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Timothy Smith Sentenced For Theft Of Rare Books

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F. Scott Fitzgerald (file / photo via Wikipedia)

F. Scott Fitzgerald (file / photo via Wikipedia)

NEW YORK (CBSNewYork) - A judge didn’t throw the book at Timothy Smith, but he did sentence him to some time in prison.

WCBS 880’s Irene Cornell On The Case

The stolen books – worth $1 million – were rare first editions by Ernest Hemingway, William Faulkner, and F. Scott Fitzgerald.

It was Smith, an electronics installer working in the 5th Avenue mansion that belonged to the late Carter Burden, who found them and took them.

Burden was a multi-millionaire Vanderbilt heir, well-known around the city for the parties he threw and as a politician – he was a city councilman in the 1970s. He collected rare books by the thousands.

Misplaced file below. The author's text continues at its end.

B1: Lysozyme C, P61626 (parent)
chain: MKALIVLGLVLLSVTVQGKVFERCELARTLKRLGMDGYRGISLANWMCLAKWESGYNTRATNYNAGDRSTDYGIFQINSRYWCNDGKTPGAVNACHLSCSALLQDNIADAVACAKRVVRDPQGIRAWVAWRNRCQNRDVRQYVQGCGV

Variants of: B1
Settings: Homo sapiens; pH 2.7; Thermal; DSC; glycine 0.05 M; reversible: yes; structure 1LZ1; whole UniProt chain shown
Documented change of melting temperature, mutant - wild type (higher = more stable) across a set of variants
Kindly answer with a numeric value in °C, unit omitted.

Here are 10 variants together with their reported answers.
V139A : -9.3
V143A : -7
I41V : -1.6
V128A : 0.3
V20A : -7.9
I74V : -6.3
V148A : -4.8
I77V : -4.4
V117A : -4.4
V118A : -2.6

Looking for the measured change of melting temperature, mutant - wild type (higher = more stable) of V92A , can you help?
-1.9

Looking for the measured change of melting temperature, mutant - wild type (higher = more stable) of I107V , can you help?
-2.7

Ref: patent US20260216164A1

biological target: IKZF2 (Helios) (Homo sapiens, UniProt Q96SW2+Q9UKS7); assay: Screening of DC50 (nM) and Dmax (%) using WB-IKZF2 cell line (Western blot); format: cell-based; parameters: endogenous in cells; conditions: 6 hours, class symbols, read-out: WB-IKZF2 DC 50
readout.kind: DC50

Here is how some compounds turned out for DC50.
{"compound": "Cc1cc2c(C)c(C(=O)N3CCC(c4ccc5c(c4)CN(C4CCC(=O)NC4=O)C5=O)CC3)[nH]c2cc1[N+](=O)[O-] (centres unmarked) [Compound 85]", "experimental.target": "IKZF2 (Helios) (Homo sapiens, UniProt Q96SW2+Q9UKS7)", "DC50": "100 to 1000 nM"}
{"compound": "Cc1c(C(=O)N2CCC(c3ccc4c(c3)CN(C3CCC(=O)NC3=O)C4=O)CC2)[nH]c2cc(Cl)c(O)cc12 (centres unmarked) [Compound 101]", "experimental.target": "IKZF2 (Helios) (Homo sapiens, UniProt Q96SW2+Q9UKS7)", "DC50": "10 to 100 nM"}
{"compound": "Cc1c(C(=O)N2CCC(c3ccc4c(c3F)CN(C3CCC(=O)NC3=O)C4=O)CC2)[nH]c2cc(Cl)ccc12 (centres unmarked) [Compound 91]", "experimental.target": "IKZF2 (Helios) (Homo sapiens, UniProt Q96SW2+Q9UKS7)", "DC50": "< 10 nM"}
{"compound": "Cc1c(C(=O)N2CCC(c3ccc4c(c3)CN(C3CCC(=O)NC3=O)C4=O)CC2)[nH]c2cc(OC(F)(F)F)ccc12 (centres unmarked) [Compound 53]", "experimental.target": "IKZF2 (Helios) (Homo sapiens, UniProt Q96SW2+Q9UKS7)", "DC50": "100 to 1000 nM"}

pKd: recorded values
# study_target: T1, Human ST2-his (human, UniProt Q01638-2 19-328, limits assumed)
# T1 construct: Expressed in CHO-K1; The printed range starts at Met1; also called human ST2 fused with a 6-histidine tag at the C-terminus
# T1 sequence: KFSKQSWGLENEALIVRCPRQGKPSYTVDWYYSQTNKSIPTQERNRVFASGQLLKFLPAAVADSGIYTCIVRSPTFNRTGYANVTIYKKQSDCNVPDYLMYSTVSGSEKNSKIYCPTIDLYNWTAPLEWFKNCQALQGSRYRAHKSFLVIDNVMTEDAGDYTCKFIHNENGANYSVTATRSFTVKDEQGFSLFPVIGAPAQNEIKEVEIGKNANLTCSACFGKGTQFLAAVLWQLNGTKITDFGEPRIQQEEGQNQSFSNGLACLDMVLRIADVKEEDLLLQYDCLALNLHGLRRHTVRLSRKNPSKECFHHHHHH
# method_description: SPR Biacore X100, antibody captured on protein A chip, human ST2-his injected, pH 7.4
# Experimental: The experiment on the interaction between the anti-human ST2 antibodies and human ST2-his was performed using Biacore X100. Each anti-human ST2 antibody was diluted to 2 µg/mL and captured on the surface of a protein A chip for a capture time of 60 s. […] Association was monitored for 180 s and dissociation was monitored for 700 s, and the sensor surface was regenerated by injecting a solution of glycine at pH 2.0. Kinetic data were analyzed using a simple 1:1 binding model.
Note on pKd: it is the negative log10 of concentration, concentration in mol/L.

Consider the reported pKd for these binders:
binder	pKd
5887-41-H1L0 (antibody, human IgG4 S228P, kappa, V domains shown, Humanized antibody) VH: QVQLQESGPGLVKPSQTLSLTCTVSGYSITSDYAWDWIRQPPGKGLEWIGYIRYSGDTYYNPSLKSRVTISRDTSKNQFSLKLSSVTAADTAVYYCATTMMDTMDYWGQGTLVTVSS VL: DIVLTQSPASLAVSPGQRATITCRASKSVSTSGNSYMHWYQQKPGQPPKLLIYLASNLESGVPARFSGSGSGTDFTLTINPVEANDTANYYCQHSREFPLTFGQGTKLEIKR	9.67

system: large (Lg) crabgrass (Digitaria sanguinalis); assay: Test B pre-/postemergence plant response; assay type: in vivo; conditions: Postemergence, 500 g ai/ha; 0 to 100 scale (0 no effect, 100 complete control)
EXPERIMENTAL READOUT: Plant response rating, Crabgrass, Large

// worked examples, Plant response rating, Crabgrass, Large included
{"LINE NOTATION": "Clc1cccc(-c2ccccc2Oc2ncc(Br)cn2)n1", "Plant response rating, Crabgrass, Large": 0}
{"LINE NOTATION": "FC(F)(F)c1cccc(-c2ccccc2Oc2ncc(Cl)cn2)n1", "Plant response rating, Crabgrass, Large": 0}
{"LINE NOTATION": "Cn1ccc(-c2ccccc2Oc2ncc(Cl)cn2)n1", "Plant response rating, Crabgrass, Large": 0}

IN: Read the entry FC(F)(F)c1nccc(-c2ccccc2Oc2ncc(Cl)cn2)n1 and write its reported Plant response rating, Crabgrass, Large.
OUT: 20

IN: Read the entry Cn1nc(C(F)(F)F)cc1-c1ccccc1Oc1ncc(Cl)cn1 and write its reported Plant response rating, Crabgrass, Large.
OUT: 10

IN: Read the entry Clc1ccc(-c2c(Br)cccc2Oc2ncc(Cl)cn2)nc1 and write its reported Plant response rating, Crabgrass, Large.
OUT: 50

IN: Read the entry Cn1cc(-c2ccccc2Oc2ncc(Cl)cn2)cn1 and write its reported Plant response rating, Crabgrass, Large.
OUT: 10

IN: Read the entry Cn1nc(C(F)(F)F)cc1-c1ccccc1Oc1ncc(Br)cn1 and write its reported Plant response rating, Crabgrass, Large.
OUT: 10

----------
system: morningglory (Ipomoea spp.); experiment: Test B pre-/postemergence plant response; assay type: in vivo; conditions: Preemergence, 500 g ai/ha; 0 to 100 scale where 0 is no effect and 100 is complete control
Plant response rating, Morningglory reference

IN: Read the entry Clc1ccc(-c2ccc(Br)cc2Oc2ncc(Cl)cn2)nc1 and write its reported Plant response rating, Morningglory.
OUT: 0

Smith claimed these books that he found had been left to rot in the basement when he rescued them.

The prosecutor said he just took them off a bookshelf.

He finally admitted he took them without the permission of Burden’s widow.

“That’s stealing,” said the judge, as he sentenced him to one year in jail.

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